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Should I Buy or Lease a Van for my Business?

If you're in the market for a new van for your business, you may be wondering whether it's better to buy or lease. Both options have pros and cons, and the best choice for your business will depend on several factors. In this article, we'll look at the pros and cons of buying and leasing a van, so you can make the best decision for your business.

Here are a few factors to consider:

- How often will you need the van?

- What kind of van do you need?

- How much can you afford to spend?

- Are you looking for flexibility or fixed monthly payments?

If you're unsure which option is best for you, it's always a good idea to speak to a financial advisor. They can help you weigh the pros and cons of each option and make the best decision for your business.

should i buy or lease a van

Read on to find out whether you should buy a lease or van for your business.

 

 

Benefits of Buying a Van for Your Business

Freedom

You can customise your van to better suit your business needs without worrying about breaking any lease agreements. You get full ownership of the new vehicle, meaning you can sell it or trade it in when you no longer need it without giving notice or waiting for the end of the lease. Buying outright has no mileage restrictions, so you can use it as much as you wish without accruing extra charges.

No monthly payments

Owning the van means there are no monthly payments to make – once you've paid off the initial purchase price, that's it!

You don't have to worry about meeting strict service and maintenance requirements like you would with a leased vehicle.

 

 

Drawbacks of Buying a Van for Your Business

Cost

The initial purchase to buy a van can be expensive, particularly if you're buying a brand new one - you could get a second hand van to save.

Deposits

You may have to put down a large deposit when buying a van outright, which can tie up much of your business's capital.

Upgrades

If you want to upgrade to a newer model van, you'll have to sell your existing one before you can afford the new one – this can take time and effort.

buy a van

If you buy, you can't upgrade as easily as if you had leased a van.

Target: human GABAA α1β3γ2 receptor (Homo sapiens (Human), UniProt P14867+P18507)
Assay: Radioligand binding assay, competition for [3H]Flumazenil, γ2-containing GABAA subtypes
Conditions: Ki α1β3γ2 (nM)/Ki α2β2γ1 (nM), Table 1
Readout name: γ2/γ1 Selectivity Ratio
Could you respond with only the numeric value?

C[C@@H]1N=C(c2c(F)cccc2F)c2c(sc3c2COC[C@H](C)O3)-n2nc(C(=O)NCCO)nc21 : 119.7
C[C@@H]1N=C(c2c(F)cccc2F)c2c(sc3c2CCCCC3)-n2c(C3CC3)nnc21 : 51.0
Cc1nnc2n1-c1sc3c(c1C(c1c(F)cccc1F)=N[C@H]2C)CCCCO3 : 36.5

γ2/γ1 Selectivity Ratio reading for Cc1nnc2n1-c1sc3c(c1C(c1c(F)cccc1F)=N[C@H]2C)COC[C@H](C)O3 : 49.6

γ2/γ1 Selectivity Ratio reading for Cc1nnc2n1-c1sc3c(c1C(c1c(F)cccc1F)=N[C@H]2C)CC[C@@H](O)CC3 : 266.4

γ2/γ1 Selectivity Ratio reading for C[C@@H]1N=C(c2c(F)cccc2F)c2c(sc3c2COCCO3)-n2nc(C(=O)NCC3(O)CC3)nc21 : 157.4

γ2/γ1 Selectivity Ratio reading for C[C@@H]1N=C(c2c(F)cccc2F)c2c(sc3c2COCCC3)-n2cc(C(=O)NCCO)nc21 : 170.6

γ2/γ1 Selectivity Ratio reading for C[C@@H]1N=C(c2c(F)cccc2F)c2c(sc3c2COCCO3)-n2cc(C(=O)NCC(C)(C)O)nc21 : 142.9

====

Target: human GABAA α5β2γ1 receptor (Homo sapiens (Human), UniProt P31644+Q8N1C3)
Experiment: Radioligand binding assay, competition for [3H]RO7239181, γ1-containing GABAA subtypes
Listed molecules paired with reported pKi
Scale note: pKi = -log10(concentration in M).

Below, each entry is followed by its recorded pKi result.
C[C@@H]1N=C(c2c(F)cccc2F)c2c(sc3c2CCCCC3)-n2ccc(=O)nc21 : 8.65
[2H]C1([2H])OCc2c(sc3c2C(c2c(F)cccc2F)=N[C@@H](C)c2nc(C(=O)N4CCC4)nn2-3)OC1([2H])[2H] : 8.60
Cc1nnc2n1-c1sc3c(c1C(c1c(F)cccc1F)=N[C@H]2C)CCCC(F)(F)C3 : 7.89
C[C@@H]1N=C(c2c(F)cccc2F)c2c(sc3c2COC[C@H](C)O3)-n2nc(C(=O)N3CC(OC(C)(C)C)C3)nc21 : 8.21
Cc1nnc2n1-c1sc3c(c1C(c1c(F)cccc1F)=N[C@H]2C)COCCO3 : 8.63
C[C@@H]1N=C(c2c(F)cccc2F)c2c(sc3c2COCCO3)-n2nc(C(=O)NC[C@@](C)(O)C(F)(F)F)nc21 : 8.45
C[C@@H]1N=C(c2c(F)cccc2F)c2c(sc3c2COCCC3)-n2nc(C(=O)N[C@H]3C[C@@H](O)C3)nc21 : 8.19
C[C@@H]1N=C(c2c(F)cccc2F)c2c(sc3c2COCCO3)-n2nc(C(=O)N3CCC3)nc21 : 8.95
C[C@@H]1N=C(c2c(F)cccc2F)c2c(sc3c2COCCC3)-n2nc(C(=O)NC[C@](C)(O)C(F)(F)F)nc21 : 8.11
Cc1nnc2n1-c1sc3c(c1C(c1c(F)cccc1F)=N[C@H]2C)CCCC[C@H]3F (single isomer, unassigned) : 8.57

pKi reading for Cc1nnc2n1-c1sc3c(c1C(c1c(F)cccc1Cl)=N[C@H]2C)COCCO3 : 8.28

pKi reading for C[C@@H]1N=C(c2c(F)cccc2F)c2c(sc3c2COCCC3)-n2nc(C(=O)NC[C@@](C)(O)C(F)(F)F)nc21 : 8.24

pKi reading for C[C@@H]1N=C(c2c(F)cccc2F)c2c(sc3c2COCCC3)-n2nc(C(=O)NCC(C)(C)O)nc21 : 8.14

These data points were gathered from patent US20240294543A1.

Maintenance responsibility

You're responsible for all servicing and additional costs associated with owning a van. These can add up over time, mainly if you don't keep on top of them.

You'll have to pay for the repairs if your van breaks down. This can be expensive, particularly if it's a significant problem.

You may also have to pay for comprehensive insurance cover when owning a van outright, as lenders usually require it, which adds to the overall cost of running your van.

 

 

Benefits of Leasing a Van for Your Business

Payment terms

Leasing a van usually involves a lower monthly cost than buying one outright. This can free up some much-needed cash flow for your business. Leasing tends to be more affordable than buying, as you'll only be paying for the use of the van in smaller monthly payments rather than the total purchase price.

Deposits

You may not have to put down a deposit when leasing a van, meaning you can preserve your business's capital.

Flexibility

Leasing is often more flexible than loan terms, so you can choose a new van that better suits your needs. You can upgrade to a newer model van more easily at the end of your lease without having to sell your existing van first. You may also have the option to lease for a shorter term than you would if you were buying.

lease a van

Leasing a van affords you the flexibility that buying a van doesn't.

Maintenance and servicing

Servicing and maintenance costs are often included in leasing agreements, so you don't have to worry about them. If your van breaks down, the finance providers will cover the repairs. This can save you a lot of money and hassle.

Insurance cover

Comprehensive insurance cover is usually included in leasing agreements, so you don't have to pay for it yourself. This can save you money on your van's running costs.

No depreciating assets